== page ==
Family Put Bruin on the Right Track
Jeremy Silverman’s strength on the field is only matched by
his strength of character. A shot put and discus thrower for UCLA, the
21-year-old student athlete has a kind, grounded quality.
Silverman grew up in Annville, Penn., a town with one
stoplight and a gas station. As a member of the only Jewish family at a very
small high school, Silverman bore witness to some anti-Semitic attitudes.
Still, he celebrated the Jewish holidays.
“Passover and Chanukah were my favorites because they seemed
to bring the family together,” Silverman said.
Silverman is extremely close to his father, Robert, who
flies cross-country to watch his son compete in eight to 10 meets a year.
“He’s amazing, he’s so supportive,” said Silverman, who notes
that track parents who live in California don’t attend as many events. “I hope
someday to be as good of a father as he is to me.”
Silverman began throwing at age 8.
“It was a family thing,” Silverman said. “My older brother
and sister were doing it, so I decided to try it. It was just for fun, but I
ended up being pretty good.”
It may have started as a just another fun activity, but
throwing came to play an important role in Silverman’s adolescence.
“It sounds cheesy, but track and field changed my life,”
said Silverman, who weighed 320 pounds after his freshman year of high school.
“You know how high school kids can be; there was a lot of social pressure on me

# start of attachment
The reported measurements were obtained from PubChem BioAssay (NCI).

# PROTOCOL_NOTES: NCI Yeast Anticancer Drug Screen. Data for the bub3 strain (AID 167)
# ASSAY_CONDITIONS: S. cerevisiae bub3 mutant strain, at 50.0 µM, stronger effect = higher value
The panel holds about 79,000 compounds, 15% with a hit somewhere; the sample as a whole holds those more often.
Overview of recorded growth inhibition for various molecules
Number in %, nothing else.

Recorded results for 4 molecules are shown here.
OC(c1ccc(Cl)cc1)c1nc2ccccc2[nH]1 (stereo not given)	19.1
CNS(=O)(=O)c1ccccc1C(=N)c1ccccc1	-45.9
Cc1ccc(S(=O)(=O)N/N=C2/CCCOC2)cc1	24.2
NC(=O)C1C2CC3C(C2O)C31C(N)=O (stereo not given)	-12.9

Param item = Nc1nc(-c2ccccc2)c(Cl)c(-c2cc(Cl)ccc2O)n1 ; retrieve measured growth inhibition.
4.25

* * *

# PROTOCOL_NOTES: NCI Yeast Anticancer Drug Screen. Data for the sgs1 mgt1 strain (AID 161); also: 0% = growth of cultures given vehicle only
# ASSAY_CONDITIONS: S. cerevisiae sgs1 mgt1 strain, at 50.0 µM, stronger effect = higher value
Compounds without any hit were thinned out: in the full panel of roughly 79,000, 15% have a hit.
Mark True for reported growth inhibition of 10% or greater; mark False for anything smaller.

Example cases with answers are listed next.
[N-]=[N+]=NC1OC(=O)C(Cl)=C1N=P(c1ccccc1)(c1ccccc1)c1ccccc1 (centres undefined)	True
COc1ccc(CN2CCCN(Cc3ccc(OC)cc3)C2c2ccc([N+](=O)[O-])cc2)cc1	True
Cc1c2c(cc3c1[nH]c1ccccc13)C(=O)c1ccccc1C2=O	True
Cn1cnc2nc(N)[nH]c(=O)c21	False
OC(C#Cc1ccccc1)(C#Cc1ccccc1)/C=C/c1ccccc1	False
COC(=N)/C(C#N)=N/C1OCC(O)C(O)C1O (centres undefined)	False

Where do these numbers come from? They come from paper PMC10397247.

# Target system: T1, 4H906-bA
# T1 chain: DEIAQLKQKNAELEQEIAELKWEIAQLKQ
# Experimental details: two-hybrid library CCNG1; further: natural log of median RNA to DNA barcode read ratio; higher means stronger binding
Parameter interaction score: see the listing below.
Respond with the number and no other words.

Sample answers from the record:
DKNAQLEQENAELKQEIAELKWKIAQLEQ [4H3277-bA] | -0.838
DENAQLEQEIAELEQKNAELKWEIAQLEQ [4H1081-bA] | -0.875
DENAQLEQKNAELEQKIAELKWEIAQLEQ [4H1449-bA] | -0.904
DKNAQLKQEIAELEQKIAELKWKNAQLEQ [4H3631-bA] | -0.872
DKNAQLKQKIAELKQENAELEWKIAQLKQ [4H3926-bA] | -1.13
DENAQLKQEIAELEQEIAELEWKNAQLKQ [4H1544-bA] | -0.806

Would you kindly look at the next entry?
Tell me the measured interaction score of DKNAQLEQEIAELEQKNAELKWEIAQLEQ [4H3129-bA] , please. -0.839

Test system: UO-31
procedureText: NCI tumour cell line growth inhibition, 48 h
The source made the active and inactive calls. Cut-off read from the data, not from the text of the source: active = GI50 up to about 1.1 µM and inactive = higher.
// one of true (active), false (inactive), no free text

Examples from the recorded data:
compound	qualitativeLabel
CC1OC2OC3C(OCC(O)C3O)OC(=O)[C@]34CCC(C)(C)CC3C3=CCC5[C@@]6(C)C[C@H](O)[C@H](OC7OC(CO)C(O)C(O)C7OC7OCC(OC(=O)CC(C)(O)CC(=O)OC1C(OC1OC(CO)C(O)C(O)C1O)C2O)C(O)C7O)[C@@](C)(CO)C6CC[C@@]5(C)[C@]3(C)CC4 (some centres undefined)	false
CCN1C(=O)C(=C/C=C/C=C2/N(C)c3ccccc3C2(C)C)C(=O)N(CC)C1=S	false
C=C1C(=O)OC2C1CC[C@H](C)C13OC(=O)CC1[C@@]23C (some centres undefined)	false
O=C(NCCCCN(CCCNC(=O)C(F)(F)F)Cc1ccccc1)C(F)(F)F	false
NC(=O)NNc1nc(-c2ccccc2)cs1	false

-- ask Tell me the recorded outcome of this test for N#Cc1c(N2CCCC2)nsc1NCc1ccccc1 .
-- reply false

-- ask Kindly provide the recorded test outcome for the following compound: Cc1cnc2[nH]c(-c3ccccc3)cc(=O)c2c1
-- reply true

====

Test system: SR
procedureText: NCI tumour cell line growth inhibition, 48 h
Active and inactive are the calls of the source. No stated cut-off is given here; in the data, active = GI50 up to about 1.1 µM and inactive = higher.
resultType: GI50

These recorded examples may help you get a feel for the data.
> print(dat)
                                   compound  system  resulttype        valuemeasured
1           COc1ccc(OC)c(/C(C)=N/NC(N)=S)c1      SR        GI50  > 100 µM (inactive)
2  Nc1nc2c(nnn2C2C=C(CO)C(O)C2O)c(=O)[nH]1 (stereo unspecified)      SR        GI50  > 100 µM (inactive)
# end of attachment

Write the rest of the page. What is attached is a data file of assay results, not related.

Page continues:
to lose the weight.”
Motivated by his sport, he spent three months on the Atkins
diet and dropped 65 pounds. When his weight crept up to 280 his junior year,
Silverman lost another 50 pounds with a low-calorie diet and a high-cardio
“Throwing was my inspiration. I lost 100 pounds between my
freshman and senior years, and people looked at me differently,” said
Silverman, who is now 6-foot-3, 257 pounds. “I not only looked better, but I
saw positive results on the field.”
In his senior year, Silverman broke the Pennsylvania high
school shot put record, became the state shot put and discus champion, and was
ranked fourth in the nation in his sport.
Silverman dreamed of attending UCLA. “It was the palace of
throwing and the coach, Art Venegas, was the throwing guru,” he said.
But after a mediocre season his junior year of high school,
Silverman signed a letter of intent with Virginia Tech. Before Silverman’s
college orientation, the Virginia Tech coach announced he was leaving, which
gave Silverman a window to be re-recruited. Based on his stellar senior year
performance, UCLA came knocking.
“As soon as I met Art and saw the school, I knew I wanted to
be here. It was fate,” said Silverman, who placed 13th overall at the 2003 NCAA
A psychobiology major, Silverman works hard to juggle his
academic and athletic ambitions. Track and field is a year-round sport.
Silverman competes in indoor and outdoor meets and practices from 2-6 p.m., five days a week. His rigorous practice schedule often conflicts with required
major classes and professors’ office hours. He pre-enrolls to ensure a spot in
morning classes and takes required three-hour lab courses over the summer.
“It’s hard to stay on top of the curve, especially during
finals week,” said Silverman, who wants to follow in his father’s footsteps and
attend dental school.
“I’m working toward throwing after college,” said Silverman,
who called the Olympics his pie in the sky, “but there has to be something
after sports, something to take me through the rest of my life.”